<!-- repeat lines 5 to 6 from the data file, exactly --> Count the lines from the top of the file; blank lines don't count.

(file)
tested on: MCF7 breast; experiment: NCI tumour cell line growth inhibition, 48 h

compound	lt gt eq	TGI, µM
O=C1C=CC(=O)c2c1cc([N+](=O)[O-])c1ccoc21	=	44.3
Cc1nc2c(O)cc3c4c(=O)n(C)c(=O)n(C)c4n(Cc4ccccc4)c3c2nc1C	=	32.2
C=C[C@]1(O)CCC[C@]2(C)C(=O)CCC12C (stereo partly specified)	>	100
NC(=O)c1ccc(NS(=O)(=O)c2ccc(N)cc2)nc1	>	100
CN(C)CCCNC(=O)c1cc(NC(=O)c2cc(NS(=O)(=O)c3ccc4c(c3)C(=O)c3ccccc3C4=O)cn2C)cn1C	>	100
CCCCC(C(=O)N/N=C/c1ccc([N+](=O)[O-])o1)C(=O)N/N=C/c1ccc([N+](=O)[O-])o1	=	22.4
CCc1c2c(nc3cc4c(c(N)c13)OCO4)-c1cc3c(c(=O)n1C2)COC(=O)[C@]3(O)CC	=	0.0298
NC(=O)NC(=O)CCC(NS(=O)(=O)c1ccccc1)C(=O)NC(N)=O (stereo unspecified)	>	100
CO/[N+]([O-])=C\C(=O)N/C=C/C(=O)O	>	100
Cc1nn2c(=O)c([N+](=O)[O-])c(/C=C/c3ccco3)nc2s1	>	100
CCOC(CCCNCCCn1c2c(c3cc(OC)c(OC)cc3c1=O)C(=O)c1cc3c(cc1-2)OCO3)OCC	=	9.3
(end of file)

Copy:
C=C[C@]1(O)CCC[C@]2(C)C(=O)CCC12C (stereo partly specified)	>	100
NC(=O)c1ccc(NS(=O)(=O)c2ccc(N)cc2)nc1	>	100